Terry Dejaresco Carleton College Located in Northfield, Minnesota, Carleton College’s small population of 1,800, stellar faculty, and top‐notch academics help make it a highly selective liberal arts college (carleton.edu). Even though it is just 45‐minutes from Minneapolis/St. Paul, most students stay on campus to cultivate a strong sense of community. To learn more, ask your Scholar Coaches, Raymonda and Sarah, who graduated from this school last June.
What do you like most about being a college student? I have the ultimate freedom to make my own decisions and be responsible for myself, which makes me feel like I'm my own person. As stressful as this may seem to a lot of people, it's a big part of growing up. I'm sur‐ rounded by what I need, apart from my family, which my friends and I seem to create in any case. It's all about experience. Why did you choose your college? I chose this college mainly because of its academic reputation. I visited the campus during my sophomore year and liked it, and I did research on the classes they provided. I ultimately made my choice based on financial need. I barely looked at the social life, which I read was positive anyway. What's campus like? Once I got on this campus, I was surprised. There are so many things available to every student, from gaining volun‐ teer experience in a school or clinic to participating in an unparalleled dance group or music group. There are even more things that the website or countless tours or chats with college reps could even tell you! There are so many quirky aspects about Carleton that people just have to experience it to really understand it. I'm in love with this college. What classes are you taking? What do you like about them? What is the workload like? This term I'm currently taking Spanish 102, a Linguistics course called Syntax Theory, and English Lit 1. In Spanish, I have the most delightful professor, Linda Burdell. I absolutely love her enthusiasm and energy when teaching her students. She is really intent on helping us not only learn Spanish, but understand it. She takes great pains in helping us. I had no real interest in Linguistics, but I thought I'd take it for fun. It has been very interesting to see how Lin‐ guistics relies mainly upon group discussion.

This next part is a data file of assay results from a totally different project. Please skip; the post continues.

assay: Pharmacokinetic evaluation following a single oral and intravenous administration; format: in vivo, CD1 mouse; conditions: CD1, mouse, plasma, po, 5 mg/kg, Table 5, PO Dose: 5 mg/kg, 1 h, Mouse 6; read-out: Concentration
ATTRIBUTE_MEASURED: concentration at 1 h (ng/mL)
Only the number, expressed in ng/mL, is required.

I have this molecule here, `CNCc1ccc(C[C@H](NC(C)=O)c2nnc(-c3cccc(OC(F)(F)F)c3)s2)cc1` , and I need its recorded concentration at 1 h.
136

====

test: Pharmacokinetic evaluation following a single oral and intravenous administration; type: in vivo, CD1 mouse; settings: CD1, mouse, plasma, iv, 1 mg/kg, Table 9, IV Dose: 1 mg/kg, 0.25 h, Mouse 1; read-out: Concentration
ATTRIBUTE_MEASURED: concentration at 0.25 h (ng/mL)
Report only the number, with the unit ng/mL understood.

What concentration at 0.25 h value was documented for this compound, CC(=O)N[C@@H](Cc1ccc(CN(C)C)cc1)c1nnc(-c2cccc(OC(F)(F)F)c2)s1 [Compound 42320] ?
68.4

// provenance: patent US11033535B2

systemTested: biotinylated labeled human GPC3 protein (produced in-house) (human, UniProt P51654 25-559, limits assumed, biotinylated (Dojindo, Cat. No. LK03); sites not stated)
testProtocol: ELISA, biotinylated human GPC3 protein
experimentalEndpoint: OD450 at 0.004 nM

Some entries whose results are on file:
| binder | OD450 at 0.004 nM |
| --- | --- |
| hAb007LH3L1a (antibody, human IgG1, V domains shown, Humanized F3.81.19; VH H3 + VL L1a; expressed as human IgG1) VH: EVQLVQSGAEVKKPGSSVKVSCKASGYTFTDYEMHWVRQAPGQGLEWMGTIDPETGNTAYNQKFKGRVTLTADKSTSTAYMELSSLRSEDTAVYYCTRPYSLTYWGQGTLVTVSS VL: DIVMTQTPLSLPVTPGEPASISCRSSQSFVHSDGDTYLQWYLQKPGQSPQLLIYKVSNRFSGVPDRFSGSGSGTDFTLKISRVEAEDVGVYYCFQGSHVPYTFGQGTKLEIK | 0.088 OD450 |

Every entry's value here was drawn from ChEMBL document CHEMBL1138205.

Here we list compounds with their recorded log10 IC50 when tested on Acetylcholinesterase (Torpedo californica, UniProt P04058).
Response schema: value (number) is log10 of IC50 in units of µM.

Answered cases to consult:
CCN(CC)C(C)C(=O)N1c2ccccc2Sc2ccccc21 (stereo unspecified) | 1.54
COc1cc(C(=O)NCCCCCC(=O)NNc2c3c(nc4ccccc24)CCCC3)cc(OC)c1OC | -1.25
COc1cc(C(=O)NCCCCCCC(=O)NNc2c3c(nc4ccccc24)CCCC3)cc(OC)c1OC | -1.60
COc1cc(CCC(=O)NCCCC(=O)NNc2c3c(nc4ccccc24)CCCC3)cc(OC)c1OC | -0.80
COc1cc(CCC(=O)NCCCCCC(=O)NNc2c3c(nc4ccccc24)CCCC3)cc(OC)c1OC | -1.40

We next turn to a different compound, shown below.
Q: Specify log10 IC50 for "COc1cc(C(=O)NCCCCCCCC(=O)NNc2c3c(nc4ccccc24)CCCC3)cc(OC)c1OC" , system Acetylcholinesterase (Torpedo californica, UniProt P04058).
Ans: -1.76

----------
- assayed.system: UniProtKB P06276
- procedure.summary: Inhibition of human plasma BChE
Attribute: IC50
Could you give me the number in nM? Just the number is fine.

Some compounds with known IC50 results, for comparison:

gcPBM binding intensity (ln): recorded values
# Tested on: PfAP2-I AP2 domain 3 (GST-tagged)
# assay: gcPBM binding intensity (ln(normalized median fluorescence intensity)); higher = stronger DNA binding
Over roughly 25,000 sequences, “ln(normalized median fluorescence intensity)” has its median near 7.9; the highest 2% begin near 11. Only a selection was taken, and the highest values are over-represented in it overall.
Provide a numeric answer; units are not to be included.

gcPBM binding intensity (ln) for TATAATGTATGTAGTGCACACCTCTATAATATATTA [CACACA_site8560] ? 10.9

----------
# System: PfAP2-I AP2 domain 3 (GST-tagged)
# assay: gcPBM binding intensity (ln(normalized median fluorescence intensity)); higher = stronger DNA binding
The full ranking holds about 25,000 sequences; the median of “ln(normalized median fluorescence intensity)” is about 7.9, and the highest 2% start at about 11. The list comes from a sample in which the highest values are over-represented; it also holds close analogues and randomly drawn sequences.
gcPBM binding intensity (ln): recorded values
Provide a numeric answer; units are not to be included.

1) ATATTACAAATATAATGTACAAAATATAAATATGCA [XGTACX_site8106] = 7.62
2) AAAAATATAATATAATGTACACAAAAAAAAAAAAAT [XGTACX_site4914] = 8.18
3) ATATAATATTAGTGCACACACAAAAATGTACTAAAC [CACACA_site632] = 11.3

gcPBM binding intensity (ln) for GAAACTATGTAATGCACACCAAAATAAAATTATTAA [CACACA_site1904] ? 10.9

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As a class, we are developing our own theory on the English language. English Lit. is a fun class because of our professor. She abso‐ lutely adores literature and is not afraid to show it. She even surfs the web from time to time and makes references to LOLcats and the vernacular of today's youth. Most, if not all of the professors are really cool people to be around. Office hours can also be really fun and helpful. There, students can get a huge amount of help, whether with a paper, a problem set, or crummy data from a lab. The work‐ load is manageable; you will never receive any amount that you cannot do within a reasonable amount of time.